Participant Observation: A Guide for Fieldworkers

Participant Observation: A Guide for Fieldworkers

Paperback

By (author) Kathleen M. DeWalt, By (author) Billie R. Dewalt

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  • Publisher: AltaMira Press,U.S.
  • Format: Paperback | 296 pages
  • Dimensions: 147mm x 226mm x 20mm | 454g
  • Publication date: 1 December 2001
  • Publication City/Country: California
  • ISBN 10: 0759100454
  • ISBN 13: 9780759100459
  • Illustrations note: references, index
  • Sales rank: 643,557

Product description

Participant Observation is a central and defining method of research in cultural anthropology, as well as a common feature of qualitative research in a number of other disciplines-sociology, education, health sciences. The authors have written the basic guide to the collection of systematic data in naturalistic settings-communities in many different cultures-to achieve an understanding of the most fundamental processes and patterns of social life. This book is written for the beginning researcher in qualitative and ethnographic methods, and is a useful reference for the experienced researcher who wishes to develop further field skills. Kathleen and Billie DeWalt provide a summary of the theoretical and historical background of the method, but focus especially on practical applications and acquisition of the techniques of participant observation. Chapters include explanations of becoming a participant (involvement) and an observer (detachment) in fieldwork; sampling techniques; gender and sex issues in the field; designing research; language facility and cross-cultural communication skills; informal interviewing; writing descriptive field notes; analyzing field notes; and dealing with culture shock, dangerous field situations and ethical concerns. The advantages of participant observation exist in enhancing the quality of research data and continual reassessment of research questions. Participant observation is the foundation of ethnographic research design, and supports and complements other types of qualitative and quantitative data collection. This book will be a valuable reference for anthropologists, sociologists, and other researchers who employ qualitative methods in their research.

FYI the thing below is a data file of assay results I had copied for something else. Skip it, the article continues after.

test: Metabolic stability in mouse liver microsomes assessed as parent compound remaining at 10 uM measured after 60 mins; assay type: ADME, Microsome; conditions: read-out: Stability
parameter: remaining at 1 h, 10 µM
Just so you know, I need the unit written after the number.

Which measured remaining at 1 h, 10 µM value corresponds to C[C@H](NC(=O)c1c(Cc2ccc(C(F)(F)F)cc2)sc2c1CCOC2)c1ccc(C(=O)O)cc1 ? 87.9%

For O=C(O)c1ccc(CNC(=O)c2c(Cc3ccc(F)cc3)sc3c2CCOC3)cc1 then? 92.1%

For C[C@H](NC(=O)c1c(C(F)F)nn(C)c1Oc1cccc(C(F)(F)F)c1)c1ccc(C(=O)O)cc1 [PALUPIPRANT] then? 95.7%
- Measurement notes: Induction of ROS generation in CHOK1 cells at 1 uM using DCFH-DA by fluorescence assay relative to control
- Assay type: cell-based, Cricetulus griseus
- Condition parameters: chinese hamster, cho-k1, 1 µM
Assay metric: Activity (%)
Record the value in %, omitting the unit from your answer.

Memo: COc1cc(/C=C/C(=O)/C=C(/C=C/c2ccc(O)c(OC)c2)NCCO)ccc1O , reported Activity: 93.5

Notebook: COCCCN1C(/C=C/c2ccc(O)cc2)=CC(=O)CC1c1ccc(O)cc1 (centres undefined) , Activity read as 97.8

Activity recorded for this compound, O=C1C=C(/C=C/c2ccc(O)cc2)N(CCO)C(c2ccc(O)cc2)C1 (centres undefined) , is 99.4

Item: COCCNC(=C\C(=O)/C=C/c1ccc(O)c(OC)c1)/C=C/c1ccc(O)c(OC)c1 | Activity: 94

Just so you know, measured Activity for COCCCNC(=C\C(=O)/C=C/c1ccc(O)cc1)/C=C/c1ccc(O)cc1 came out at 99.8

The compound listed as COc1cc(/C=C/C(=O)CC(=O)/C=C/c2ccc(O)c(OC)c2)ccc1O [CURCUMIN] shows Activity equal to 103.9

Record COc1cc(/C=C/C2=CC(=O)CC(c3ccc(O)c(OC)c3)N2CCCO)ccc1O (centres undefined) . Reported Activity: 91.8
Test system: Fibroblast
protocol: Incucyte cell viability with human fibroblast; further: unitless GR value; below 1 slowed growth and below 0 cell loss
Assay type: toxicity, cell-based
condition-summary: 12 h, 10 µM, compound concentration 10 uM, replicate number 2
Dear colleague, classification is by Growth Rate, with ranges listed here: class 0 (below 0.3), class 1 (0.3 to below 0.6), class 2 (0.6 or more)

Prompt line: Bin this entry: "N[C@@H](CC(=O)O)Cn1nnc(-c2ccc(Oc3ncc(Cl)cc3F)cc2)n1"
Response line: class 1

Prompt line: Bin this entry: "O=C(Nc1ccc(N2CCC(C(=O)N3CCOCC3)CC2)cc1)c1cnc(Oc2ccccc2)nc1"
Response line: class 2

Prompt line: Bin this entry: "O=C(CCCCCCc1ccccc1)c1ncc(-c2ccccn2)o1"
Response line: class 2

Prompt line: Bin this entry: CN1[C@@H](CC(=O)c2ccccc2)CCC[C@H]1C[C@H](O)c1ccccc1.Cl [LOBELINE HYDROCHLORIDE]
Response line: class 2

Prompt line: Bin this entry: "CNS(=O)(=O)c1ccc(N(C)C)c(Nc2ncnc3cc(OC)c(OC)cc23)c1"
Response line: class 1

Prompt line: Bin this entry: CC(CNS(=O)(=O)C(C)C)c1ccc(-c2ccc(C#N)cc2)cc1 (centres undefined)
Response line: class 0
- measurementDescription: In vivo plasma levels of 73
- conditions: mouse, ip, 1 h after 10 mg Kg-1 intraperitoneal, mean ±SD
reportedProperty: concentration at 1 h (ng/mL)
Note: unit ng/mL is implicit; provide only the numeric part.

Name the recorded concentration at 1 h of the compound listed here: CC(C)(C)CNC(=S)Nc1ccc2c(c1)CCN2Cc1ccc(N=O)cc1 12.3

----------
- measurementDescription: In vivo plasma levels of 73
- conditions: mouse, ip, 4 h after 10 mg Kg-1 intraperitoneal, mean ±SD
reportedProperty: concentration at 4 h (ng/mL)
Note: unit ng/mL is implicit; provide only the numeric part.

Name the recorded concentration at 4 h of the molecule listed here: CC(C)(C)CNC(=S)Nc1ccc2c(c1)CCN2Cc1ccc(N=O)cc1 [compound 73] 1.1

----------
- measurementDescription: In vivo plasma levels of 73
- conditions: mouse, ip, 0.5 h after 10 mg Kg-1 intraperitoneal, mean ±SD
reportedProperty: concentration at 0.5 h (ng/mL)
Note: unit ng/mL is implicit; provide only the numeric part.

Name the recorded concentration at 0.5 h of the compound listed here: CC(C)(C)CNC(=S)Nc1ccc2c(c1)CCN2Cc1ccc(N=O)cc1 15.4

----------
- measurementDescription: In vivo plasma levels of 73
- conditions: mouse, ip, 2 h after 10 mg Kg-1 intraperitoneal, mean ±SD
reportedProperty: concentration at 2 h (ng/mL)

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Author information

Kathleen M. DeWalt is Professor of Anthropology and Public Health and New Director of the Center for Latin American Studies at the University of Pittsburgh; Billie R. DeWalt is director of Carnegie Museum of Natural History and holds appointments as distinguished professor of public and international affairs and professor of anthropology at the University of Pittsburgh.

Review quote